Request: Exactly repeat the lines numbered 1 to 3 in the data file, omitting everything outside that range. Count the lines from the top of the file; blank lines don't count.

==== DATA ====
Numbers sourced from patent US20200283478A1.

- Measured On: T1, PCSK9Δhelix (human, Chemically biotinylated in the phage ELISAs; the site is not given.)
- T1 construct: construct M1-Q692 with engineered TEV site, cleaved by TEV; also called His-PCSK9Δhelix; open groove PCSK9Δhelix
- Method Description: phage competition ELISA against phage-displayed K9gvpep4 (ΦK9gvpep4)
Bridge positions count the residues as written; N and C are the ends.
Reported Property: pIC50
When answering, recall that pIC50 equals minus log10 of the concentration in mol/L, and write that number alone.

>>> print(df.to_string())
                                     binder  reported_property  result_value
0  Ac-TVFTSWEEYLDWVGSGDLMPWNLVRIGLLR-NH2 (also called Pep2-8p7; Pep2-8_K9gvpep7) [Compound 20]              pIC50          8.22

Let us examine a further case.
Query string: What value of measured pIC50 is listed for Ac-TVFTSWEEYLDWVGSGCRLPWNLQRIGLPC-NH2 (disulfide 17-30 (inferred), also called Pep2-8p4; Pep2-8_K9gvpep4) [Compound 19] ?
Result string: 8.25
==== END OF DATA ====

Numbers sourced from patent US20200283478A1.

- Measured On: T1, PCSK9Δhelix (human, Chemically biotinylated in the phage ELISAs; the site is not given.)
- T1 construct: construct M1-Q692 with engineered TEV site, cleaved by TEV; also called His-PCSK9Δhelix; open groove PCSK9Δhelix